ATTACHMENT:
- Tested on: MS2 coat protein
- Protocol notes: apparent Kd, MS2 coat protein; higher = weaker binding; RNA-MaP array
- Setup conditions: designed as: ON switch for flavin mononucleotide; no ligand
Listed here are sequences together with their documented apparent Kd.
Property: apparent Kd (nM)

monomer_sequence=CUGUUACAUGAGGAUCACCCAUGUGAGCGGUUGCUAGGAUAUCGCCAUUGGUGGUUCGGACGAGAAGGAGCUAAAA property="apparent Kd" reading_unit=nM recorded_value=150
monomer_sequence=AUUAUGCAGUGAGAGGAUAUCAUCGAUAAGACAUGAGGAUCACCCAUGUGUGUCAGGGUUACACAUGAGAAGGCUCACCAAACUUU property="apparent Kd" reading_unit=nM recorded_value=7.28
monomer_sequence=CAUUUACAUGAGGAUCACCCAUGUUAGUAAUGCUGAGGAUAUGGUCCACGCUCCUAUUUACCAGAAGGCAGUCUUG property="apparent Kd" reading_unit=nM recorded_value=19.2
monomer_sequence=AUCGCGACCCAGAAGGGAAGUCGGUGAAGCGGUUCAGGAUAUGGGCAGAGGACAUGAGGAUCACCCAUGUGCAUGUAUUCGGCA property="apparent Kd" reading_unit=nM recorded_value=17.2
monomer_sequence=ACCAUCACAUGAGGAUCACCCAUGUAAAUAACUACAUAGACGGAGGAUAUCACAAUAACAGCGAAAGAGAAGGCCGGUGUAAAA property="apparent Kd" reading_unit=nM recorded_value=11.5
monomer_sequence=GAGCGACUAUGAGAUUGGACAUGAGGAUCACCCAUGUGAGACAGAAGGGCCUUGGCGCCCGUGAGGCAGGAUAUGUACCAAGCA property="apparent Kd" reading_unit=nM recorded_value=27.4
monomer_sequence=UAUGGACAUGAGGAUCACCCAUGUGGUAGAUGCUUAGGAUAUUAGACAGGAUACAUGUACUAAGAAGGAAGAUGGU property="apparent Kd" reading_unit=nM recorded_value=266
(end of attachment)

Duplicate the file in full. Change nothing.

- Tested on: MS2 coat protein
- Protocol notes: apparent Kd, MS2 coat protein; higher = weaker binding; RNA-MaP array
- Setup conditions: designed as: ON switch for flavin mononucleotide; no ligand
Listed here are sequences together with their documented apparent Kd.
Property: apparent Kd (nM)

monomer_sequence=CUGUUACAUGAGGAUCACCCAUGUGAGCGGUUGCUAGGAUAUCGCCAUUGGUGGUUCGGACGAGAAGGAGCUAAAA property="apparent Kd" reading_unit=nM recorded_value=150
monomer_sequence=AUUAUGCAGUGAGAGGAUAUCAUCGAUAAGACAUGAGGAUCACCCAUGUGUGUCAGGGUUACACAUGAGAAGGCUCACCAAACUUU property="apparent Kd" reading_unit=nM recorded_value=7.28
monomer_sequence=CAUUUACAUGAGGAUCACCCAUGUUAGUAAUGCUGAGGAUAUGGUCCACGCUCCUAUUUACCAGAAGGCAGUCUUG property="apparent Kd" reading_unit=nM recorded_value=19.2
monomer_sequence=AUCGCGACCCAGAAGGGAAGUCGGUGAAGCGGUUCAGGAUAUGGGCAGAGGACAUGAGGAUCACCCAUGUGCAUGUAUUCGGCA property="apparent Kd" reading_unit=nM recorded_value=17.2
monomer_sequence=ACCAUCACAUGAGGAUCACCCAUGUAAAUAACUACAUAGACGGAGGAUAUCACAAUAACAGCGAAAGAGAAGGCCGGUGUAAAA property="apparent Kd" reading_unit=nM recorded_value=11.5
monomer_sequence=GAGCGACUAUGAGAUUGGACAUGAGGAUCACCCAUGUGAGACAGAAGGGCCUUGGCGCCCGUGAGGCAGGAUAUGUACCAAGCA property="apparent Kd" reading_unit=nM recorded_value=27.4
monomer_sequence=UAUGGACAUGAGGAUCACCCAUGUGGUAGAUGCUUAGGAUAUUAGACAGGAUACAUGUACUAAGAAGGAAGAUGGU property="apparent Kd" reading_unit=nM recorded_value=266